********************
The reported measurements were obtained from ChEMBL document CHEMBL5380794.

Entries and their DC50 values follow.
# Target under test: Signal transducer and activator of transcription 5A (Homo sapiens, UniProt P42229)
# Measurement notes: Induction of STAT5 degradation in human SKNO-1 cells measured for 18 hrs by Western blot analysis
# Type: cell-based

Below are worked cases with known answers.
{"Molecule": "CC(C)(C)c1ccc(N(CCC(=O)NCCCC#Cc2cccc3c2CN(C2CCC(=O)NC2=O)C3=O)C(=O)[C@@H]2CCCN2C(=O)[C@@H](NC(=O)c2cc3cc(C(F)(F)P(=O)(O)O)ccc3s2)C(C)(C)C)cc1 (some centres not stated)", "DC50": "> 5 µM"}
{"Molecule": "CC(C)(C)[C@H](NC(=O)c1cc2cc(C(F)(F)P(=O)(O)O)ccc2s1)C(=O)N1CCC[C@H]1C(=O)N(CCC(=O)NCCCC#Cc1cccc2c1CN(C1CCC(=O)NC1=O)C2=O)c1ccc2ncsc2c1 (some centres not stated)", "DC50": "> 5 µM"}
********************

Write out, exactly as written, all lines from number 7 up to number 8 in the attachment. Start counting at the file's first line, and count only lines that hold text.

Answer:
{"Molecule": "CC(C)(C)c1ccc(N(CCC(=O)NCCCC#Cc2cccc3c2CN(C2CCC(=O)NC2=O)C3=O)C(=O)[C@@H]2CCCN2C(=O)[C@@H](NC(=O)c2cc3cc(C(F)(F)P(=O)(O)O)ccc3s2)C(C)(C)C)cc1 (some centres not stated)", "DC50": "> 5 µM"}
{"Molecule": "CC(C)(C)[C@H](NC(=O)c1cc2cc(C(F)(F)P(=O)(O)O)ccc2s1)C(=O)N1CCC[C@H]1C(=O)N(CCC(=O)NCCCC#Cc1cccc2c1CN(C1CCC(=O)NC1=O)C2=O)c1ccc2ncsc2c1 (some centres not stated)", "DC50": "> 5 µM"}